If your montipora coral has been with you a while, it has started turning brown, and you have recently moved it, relocation stress may be to blame. When moving your monti, make sure its new location meets all its requirements, and give it time to settle for a few weeks in its new placement. 

When fragging corals, it is recommended to remove the ‘mother colony’ from the aquarium into a separate container. Not only is this stressful for your monti because it involves splitting it with a sharp blade, but the time out of the aquarium and away from lighting can be long enough for the zooxanthellae to take over, turning your monti brown. 

The Solution?

  • Allow your montipora to acclimate to your aquarium.
  • Select placement carefully to prevent relocation stress. 
  • When fragging your monti, be as quick as possible, so your coral can get back into the aquarium. 

How Much Light Do Montipora Corals Require?

Montipora corals are photosynthetic and pretty demanding when it comes to their lighting requirements. Their demanding needs come from the symbiotic relationship they have with zooxanthellae. As mentioned earlier, the zooxanthellae require adequate lighting to drive photosynthesis, otherwise, they can turn your montipora brown. 

To hit your montipora’s sweet spot, your coral requires high lighting with a PAR range between 125 and 150, however, some montis will thrive in lighting intensity around 200-300 PAR, so always check the lighting requirements for your particular montipora coral. 

Having said that, you should never blast your montipora with intense lighting until it is fully acclimated to your aquarium; light acclimation takes a couple of weeks.

What Lighting Fixture Is Best For Montis?

Even though your montipora is a demanding coral, it is pretty flexible when it comes to the type of lighting fixture it thrives under, given that you provide your coral with the correct PAR levels.

Selecting a lighting fixture is a hot topic among hobbyists, and there is no clear evidence of which lighting fixture is best for montipora corals to thrive. However, SPS corals tend to do better under metal halides or hybrid LED and metal halide lighting.

Whichever lighting you have in your aquarium, for best coloration and growth, it is recommended you provide your montipora corals with a 15K color spectrum.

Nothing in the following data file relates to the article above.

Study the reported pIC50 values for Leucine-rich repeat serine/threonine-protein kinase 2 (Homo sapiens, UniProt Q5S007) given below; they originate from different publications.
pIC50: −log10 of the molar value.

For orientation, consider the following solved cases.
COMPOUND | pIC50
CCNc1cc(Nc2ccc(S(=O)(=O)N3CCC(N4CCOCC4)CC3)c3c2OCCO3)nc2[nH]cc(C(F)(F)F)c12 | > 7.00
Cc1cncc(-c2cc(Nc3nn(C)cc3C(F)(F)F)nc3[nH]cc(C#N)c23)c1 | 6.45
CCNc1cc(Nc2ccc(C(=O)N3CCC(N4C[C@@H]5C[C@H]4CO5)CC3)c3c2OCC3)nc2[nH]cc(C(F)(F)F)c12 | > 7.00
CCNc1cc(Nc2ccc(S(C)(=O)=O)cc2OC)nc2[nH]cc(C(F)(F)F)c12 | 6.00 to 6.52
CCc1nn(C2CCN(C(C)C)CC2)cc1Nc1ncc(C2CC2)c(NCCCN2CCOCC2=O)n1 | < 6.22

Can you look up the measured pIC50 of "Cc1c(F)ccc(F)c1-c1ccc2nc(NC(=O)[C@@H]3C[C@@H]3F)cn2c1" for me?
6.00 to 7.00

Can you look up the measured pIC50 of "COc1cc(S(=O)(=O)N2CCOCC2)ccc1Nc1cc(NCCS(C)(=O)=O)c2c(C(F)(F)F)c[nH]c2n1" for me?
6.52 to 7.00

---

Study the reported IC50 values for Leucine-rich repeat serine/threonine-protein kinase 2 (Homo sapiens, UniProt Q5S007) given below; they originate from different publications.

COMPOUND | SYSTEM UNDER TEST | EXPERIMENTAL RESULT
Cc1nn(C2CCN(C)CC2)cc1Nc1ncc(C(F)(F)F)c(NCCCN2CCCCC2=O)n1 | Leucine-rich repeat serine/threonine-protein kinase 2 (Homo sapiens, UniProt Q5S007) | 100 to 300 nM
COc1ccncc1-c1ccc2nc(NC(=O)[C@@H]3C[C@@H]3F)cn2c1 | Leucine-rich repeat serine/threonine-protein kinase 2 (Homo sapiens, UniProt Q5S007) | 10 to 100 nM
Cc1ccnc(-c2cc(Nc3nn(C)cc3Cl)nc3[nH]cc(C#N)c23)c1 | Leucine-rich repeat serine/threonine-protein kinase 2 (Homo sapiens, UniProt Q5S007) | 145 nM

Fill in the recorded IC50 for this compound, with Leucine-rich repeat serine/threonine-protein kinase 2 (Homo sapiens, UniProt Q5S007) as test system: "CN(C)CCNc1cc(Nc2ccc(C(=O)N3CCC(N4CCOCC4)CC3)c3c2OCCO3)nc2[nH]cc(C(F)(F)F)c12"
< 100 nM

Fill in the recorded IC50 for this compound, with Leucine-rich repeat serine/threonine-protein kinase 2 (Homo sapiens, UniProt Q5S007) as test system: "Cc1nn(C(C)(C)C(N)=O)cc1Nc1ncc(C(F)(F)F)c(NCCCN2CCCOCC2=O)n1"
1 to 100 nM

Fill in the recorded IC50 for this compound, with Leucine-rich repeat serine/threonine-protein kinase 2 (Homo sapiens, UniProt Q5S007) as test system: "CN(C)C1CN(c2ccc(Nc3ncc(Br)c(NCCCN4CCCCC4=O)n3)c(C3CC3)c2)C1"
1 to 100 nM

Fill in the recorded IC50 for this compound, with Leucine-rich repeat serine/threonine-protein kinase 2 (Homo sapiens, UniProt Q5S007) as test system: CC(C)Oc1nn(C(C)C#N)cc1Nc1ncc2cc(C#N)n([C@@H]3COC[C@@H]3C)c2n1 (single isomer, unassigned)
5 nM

How Long Does It Take For Montipora Corals To Recover?

This is a tricky question to answer, as every hobbyist has a slightly different aquarium setup and corals turn brown at different rates. However, most montipora corals will start regaining their color after a month if tank stability and their requirements are met. 

How To Prevent SPS Corals Turning Brown?

The best solution to prevent your montipora from turning brown is to maintain tank stability. This involves controlling the nutrient levels, frequently checking your water parameters, and providing the correct lighting inside your aquarium.

Tank stability is key to successfully keeping less forgiving corals such as montiporas.

Conclusion

Montipora corals are the most popular SPS corals in the aquarium trade after Acropora. Their beautiful colors and morphs do not come without some challenges, and when their requirements are not met, you may face issues such as your montipora turning brown. Coral browning usually comes from too little lighting and excessive nutrients, which drives the overproduction of zooxanthellae.

To get your monti back to normal, maintain tank stability and check you are meeting all its requirements, and within a few weeks it should regain its mesmerizing colors!

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  • Roy Lee

    I have an unhealthy obsession with reef keeping and maintaining successful tanks. If you haven't noticed from the website, I love everything related to saltwater tanks like coral, fish, and everything else in between.